Margot Lovejoy

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Margot Lovejoy is a digital artist and historian of art and technology. She is Professor Emerita of Visual Arts at the State University of New York at Purchase and author of the books "Digital Currents: Art in the Electronic Age" and "Postmodern Currents: Art and Artists in the Age of Electronic Media".


Margot Lovejoy is recipient of a 1987[1] Guggenheim Fellowship and a 1994 Arts International Grant in India. Exhibited internationally, she has had many solo exhibitions in and around New York City including those at the Alternative Museum; P.S.#1 Contemporary Art Center; Newhouse Center for Contemporary Art; Queens Museum of Art; Neuberger Museum of Art; Stamford Museum and the Islip Museum. Her work is in the collection of, among others, the Museum of Modern Art; the Getty Institute; and the Neuberger Museum.

Apart from authoring numerous essays in various journals, and catalogs, she has also been an invited speaker at conferences on art and technology internationally. Her website "Parthenia" has been archived by the Walker Art Center as part of the pioneering site and her website "TURNS" was featured in the 2002 Whitney Museum Biennial. She has published several visual books: "Labyrinth" in 1991 and in 1995 "The Book of Plagues", "paradoxic mutations" and "manifestations".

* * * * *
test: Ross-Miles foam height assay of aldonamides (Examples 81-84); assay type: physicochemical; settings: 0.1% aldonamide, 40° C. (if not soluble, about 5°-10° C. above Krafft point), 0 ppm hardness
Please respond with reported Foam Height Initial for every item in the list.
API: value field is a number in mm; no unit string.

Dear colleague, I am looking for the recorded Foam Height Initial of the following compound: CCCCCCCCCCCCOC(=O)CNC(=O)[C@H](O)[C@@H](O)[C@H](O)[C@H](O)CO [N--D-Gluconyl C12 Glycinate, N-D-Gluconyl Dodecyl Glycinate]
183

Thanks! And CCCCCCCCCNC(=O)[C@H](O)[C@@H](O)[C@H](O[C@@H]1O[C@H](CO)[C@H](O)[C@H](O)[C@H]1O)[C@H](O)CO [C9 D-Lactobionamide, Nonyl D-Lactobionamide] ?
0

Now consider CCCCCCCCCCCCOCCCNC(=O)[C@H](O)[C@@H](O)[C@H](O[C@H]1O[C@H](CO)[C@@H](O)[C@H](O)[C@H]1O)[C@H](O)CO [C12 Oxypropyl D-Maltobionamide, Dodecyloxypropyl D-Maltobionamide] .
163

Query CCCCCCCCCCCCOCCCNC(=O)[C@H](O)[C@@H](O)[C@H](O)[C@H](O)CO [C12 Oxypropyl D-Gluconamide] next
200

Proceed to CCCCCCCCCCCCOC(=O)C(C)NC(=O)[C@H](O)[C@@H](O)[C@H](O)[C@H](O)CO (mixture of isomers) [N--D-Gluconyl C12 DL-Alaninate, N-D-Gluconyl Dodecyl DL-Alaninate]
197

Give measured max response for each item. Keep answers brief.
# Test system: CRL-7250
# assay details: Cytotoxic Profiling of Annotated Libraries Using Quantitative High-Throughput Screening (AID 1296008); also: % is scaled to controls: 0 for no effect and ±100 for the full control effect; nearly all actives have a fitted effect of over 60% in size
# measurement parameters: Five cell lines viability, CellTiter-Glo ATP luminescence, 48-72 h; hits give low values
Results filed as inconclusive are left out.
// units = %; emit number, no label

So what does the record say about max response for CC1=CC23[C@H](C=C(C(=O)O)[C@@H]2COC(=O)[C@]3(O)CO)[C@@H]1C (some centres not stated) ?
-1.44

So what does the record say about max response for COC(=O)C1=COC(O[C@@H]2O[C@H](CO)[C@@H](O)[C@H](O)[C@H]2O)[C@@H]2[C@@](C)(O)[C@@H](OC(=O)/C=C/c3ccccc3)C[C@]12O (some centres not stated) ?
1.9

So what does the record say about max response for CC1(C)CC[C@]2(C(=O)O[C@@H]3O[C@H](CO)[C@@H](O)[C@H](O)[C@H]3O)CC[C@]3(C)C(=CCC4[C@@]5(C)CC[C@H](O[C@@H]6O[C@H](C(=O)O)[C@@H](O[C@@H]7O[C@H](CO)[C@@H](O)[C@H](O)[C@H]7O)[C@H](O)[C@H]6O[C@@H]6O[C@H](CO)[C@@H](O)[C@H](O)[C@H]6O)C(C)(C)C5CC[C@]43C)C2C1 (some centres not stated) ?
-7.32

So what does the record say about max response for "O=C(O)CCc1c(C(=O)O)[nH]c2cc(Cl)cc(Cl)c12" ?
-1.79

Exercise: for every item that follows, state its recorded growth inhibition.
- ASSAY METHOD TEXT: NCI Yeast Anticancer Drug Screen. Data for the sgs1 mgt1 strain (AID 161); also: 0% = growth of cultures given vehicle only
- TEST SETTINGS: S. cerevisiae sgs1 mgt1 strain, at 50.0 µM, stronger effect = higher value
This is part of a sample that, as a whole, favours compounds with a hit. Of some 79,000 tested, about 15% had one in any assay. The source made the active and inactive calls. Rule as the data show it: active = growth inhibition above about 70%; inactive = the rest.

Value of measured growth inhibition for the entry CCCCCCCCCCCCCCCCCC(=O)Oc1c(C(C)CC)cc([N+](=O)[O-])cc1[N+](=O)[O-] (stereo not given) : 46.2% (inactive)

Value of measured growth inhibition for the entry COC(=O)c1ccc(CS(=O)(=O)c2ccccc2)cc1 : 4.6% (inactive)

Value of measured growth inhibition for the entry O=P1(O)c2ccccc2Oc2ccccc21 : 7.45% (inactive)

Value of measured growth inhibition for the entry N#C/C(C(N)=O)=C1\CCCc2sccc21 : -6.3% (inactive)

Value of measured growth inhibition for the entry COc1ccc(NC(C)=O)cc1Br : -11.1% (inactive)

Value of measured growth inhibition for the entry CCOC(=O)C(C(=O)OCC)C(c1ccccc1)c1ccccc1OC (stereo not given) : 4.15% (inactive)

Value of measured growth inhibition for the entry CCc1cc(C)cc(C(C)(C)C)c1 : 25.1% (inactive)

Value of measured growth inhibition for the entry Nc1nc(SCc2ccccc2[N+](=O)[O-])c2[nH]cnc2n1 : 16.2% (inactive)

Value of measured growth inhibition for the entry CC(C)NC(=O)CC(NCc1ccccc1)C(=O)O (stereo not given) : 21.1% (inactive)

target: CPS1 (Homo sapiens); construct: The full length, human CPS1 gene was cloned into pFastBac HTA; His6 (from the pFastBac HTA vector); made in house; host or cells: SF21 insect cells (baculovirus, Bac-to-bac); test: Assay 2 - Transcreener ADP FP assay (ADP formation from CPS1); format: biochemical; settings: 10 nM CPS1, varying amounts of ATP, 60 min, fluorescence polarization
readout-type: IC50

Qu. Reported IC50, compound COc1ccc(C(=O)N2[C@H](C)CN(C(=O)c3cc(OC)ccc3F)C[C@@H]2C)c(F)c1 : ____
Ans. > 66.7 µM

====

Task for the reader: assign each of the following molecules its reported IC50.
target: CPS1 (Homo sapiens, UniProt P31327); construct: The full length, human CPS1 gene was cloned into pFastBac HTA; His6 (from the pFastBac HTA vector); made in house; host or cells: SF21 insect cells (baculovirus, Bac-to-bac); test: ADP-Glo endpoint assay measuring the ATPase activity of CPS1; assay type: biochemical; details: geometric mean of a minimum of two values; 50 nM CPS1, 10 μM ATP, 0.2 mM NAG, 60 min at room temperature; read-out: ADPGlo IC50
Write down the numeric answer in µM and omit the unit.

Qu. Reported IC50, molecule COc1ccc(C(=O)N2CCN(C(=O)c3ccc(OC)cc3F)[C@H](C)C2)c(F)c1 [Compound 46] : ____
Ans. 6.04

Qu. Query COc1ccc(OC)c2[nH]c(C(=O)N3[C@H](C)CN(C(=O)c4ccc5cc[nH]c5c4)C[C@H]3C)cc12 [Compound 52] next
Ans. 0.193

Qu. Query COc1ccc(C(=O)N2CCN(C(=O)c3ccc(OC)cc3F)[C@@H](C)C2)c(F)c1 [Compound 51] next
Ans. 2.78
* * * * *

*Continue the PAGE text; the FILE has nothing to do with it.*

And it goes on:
Digital Currents[edit]

In her best known historic work to date, Digital Currents: Art in the Electronic Age,[2] Margot Lovejoy follows on the research of Frank Popper, Jack Burnham, and Gene Youngblood by documenting the historical record of the relationship between technology and art as culminating in digital art. Lovejoy recounts the early histories of electronic media for art making (video, computer art, the internet) by providing a context for the works of major artists in each media, describing their projects, and discussing the issues and theoretical implications of each to create a foundation for understanding this developing field of digital art.

In Digital Currents she explores the growing impact of digital technologies on aesthetic experience and examines the major changes taking place in the role of the artist as social communicator. She demonstrates that just as the rise of photographic techniques in the mid-19th century shattered traditional views about representation, so too have contemporary electronic tools catalyzed new perspectives on art, affecting the way artists see, think, and work, and the ways in which their productions are distributed and communicated.


  • Christiane Paul, Digital Art, Thames & Hudson, London, p. 219
  • Lieser, Wolf. Digital Art. Langenscheidt: h.f. ullmann. 2009 p. 283


  1. ^ [1], Guggenheim Fellows Entry
  2. ^ Lieser, Wolf. Digital Art. Langenscheidt: h.f. ullmann. 2009 p. 283

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